|Jet Bin Fever - 2013-06-10 |
I have a question for you guys, where do you get your news? In looking for information on this stuff I've come across endless news stories that are sensationalized and irrelevant. I just want the facts, Jack.
You should probably start here.
Read the Times and WaPo exposes from 2007 and earlier, then ask yourself "Why am I all of a sudden caring about this now? Long after it is possible to do anything about it? Who wants me to care, and why?"
Don't go there OW; you don't want to be accused of being an Obot.
Also, Calculated Risk, the Washington Monthly, and TPM for news...
|Oscar Wildcat - 2013-06-10 |
But, I have my guns, Glenn! What is all that other stuff you are talking about?
|kingarthur - 2013-06-10 |
Also, I can't stand Morning Joe. The only way they'd be more condescending and inane is if they were on CNN.
|Bort - 2013-06-10 |
Point of order, Greenwald: they're not listening in on calls or reading E-mails. They're collecting a fuckton of data about who is in contact with whom, and that's disturbing all right; but it's not quite as far as Greenwald is going. If this is serious enough to sound the alarm about, it's also serious enough to be accurate about.
There's also this:
http://openchannel.nbcnews.com/_news/2013/06/07/18831985-offic ials-nsa-mistakenly-intercepted-emails-phone-calls-of-innocent-ame ricans
So good, they do engage in some level of self-correcting behavior. That doesn't mean that all is well and nobody should be concerned, but it does demonstrate at least some checks and balances within the system to protect privacy. So it's not Big Brother, at least not yet anyway.
It's fair to say that all the metadata is stored, and likely after they get done building that big new complex, the raw data itself. The supposed check to all this is a court order to access the data, which is so stupid I regret even bringing it up.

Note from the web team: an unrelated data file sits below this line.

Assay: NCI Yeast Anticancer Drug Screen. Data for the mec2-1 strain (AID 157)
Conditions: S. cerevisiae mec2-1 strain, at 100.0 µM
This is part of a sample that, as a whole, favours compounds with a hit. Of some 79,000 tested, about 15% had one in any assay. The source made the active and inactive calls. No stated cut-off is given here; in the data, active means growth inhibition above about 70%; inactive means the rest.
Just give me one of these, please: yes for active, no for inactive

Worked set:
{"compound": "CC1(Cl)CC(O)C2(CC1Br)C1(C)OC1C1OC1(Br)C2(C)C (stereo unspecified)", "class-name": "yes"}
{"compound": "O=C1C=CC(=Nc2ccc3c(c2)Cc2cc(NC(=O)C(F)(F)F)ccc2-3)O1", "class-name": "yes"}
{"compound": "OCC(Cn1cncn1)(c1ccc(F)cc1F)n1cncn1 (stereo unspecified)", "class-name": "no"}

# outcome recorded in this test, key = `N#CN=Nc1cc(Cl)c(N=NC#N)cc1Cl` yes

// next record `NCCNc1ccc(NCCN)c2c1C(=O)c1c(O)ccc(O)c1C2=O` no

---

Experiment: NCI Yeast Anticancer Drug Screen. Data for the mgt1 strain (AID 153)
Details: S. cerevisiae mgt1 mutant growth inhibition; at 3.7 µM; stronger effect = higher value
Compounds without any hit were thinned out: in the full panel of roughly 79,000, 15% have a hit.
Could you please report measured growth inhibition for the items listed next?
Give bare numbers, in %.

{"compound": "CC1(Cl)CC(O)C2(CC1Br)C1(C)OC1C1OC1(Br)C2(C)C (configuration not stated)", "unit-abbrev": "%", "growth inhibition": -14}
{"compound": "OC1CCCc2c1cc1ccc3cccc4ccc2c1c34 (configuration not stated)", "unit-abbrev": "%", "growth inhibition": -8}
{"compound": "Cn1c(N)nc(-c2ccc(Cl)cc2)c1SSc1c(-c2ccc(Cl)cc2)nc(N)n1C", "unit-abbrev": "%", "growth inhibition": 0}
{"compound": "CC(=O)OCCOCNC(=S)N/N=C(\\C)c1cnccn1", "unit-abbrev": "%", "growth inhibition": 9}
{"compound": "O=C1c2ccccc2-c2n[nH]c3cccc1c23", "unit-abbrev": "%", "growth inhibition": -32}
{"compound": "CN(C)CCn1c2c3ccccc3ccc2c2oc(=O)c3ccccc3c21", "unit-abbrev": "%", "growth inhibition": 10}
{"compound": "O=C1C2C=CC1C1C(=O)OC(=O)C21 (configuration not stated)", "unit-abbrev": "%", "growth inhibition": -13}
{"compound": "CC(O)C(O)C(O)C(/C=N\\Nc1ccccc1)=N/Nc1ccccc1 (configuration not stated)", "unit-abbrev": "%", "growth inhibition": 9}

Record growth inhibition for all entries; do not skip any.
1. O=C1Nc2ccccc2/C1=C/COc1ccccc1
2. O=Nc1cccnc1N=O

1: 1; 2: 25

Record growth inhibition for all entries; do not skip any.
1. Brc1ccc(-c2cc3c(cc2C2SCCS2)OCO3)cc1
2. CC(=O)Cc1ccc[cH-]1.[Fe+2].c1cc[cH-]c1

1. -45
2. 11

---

The system is already built, so the genie is out of the bottle. Frankly, I would be worried if I was an elected politician. For it is not I who will be the target of those "abuses" mentioned. For example, I wonder where the SIGINT came from to cause this guy to resign in 2008.
I think that's the bigger issue is now that the genie's out we don't know who will be President in 2017 or 2021, or who they will appoint to head the NSA or Justice Department. 9/11 unleashed a series of slippery slopes that we're currently sliding down at various speeds and we don't know how far we'll slip or be pulled in future administrations.
Shaving the edges off the constitution needs to be a public discussion as much as possible, and not one that's done mostly in secrecy for our own good. Maybe this is overblown, but whistle blowers are one way to ensure checks happen if the subject is too secret to check.
And maybe this was more of a hindrance to our intelligence officers than it's worth, but we're talking about civil liberties for once, which needs to remain in the public discourse instead of quietly renewing the PATRIOT ACT every year.
Especially considering things like this:
Totally agreed -- the sooner we can revisit (and hopefully reject) the creeping post 9/11 surveillance powers, the better.
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